We all saw it coming, urged it to happen, begged for those in charge to see the same.
Yet year after year after year after year, the Flames continued to plug along with a roster and core that just wasn’t taking steps forward.
Did they evaluate the team in a more positive light? Did ownership not care about the roster as much as the gate receipts and felt it was better to forge ahead with an inept group of declining stars and a full building then risk a 70% full building and less revenue?
Were they afraid the city wouldn’t accept a rebuilding phase in Flames history?
Given their absolute abject fear of the word rebuild in March my guess is exactly that. The didn’t understand or give the Calgary market the credit they deserve as being sophisticated hockey fans that understand the ebb and flow of team building.
This isn’t Nashville or Carolina.
Part of the reason for such a vast understatement of the market’s resolve is the last big rebuild that took 7 years through the mid 90s to the turn of the century. That team was gutted due to financial reasons, and there was little hope to marry up to the gloom. The Flames sucked, and even if they didn’t suck they’d just lose their players to bigger market teams. There was no now, and there was very little future.
When the curtain was raised at the Flames development camp ten days ago the buzz was palpable. The Flames brain trust was visibly thrilled when interviewed on line or for local and national TV.
As is always the case, people that are assessing public sentiment have to be careful not to pay too much attention to the really loud minority, and dig deeper to find the sentiment of the quiet but happy majority.
People that really understand hockey are starved for a true rebuild, as was seen at Winsport for a week straight. People came out of the wood work to watch practice drills. They showed up 90 minutes early to find seating to watch red/black games. They waited between ice times to watch players, get pictures, and get autographs signed.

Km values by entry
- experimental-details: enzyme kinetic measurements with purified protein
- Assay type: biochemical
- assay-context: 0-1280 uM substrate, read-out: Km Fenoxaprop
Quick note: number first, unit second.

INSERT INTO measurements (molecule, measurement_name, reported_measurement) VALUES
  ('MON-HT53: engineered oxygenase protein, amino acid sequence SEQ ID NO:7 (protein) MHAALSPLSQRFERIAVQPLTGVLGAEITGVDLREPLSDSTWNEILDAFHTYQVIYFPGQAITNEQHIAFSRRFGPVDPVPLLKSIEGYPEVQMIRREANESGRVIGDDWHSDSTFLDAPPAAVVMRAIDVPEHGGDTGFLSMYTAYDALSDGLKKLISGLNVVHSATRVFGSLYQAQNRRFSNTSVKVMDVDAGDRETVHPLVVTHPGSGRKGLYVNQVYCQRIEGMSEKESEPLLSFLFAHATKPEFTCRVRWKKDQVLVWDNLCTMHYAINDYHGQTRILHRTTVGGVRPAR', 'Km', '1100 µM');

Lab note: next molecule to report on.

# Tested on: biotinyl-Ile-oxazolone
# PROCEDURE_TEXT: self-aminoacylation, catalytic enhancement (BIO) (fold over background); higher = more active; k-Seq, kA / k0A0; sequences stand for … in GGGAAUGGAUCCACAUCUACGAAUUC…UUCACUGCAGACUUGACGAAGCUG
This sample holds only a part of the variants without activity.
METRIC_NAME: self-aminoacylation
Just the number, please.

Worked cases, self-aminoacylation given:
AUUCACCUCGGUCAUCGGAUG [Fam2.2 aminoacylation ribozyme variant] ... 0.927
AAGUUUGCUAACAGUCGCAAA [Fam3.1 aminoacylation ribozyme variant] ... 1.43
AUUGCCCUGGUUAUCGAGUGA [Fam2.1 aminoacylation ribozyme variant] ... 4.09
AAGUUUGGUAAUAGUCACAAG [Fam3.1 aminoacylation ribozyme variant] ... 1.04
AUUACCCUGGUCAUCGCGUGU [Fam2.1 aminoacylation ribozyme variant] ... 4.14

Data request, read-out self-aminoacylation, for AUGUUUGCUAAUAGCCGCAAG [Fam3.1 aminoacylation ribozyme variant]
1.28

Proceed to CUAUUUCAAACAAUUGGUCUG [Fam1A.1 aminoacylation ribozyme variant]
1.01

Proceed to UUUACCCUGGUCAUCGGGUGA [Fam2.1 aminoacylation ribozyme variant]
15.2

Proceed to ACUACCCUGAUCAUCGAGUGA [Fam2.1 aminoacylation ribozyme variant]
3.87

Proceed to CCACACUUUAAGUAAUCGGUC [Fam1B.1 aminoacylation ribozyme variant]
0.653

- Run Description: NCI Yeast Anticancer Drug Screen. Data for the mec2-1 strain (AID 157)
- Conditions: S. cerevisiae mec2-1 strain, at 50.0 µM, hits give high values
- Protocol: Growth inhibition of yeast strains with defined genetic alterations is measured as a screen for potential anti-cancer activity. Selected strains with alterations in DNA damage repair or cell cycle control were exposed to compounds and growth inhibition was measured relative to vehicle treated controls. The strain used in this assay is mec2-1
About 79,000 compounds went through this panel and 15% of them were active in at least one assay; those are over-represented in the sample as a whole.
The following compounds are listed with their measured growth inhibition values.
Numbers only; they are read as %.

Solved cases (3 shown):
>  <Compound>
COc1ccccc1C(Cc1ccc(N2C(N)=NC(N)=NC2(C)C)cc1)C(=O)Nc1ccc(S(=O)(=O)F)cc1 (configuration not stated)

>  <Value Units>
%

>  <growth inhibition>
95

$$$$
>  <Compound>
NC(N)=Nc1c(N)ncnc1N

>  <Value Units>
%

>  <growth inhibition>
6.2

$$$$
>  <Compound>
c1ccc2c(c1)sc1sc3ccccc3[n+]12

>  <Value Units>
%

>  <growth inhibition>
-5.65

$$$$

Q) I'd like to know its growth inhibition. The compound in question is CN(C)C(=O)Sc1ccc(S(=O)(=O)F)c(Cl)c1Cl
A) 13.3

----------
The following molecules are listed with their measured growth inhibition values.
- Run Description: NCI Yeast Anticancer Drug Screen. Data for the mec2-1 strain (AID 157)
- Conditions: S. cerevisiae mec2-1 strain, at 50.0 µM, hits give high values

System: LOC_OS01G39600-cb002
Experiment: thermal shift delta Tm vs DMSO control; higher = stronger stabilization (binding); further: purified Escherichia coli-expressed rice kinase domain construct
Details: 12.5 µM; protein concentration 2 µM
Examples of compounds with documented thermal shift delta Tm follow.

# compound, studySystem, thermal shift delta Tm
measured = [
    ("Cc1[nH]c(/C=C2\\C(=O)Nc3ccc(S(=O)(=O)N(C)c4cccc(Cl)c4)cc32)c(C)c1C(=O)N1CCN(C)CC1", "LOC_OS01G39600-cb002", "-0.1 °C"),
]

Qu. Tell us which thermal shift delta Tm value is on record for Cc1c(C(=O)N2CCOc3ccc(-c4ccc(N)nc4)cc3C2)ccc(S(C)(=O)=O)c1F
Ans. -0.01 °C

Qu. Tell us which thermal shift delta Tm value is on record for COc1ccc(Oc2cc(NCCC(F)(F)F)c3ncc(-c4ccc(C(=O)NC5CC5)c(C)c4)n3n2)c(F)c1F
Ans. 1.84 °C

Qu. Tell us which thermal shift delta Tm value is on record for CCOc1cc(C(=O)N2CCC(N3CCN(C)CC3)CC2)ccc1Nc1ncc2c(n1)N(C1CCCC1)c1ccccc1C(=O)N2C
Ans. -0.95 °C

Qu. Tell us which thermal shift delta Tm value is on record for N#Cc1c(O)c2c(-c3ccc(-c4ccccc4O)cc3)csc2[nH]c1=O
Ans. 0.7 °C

Predictably the Flames brass noticed this and have altered their vernacular away from coy terms like retool over to the more accepted term of rebuild.
It’s here. The city appears ready for it.
Calgarypuck was launched in 2000, and over those 13 years I’ve seen a lot of development/rookie camps. Many regulars on the site could certainly claim the same thing.
We as a group would have a tough time denying the difference between this July and any previous incantation of a summer camp; more players to keep an eye on, and more creme at the top of the pile.
As a fan of the Flames, and a fan of their fans it’s exhilarating to see the energy and enthusiasm in the web site these days. I know I’m personally a lot more interested in the future of the team then I was watching the current roster become the past year in and year out.
The psychology of this process is fascinating to watch however.
Calgary fans have had a veteran team with very little to project in recent years. They’ve witnessed an Oiler rebuild with young players, and all the hype that comes with projecting rosters with green players, talented or not.
With that you get two very different types of Calgary fans, that appear to be acting like book end balances to the two extremes.
Group one is falling off a chair drooling about the potential of individual players, and the collective going forward. They run out names like Kane and Toews and gulp Gretzky as they try and find real life examples of how these young Flames will project when or if they finally pull on a Flame silk.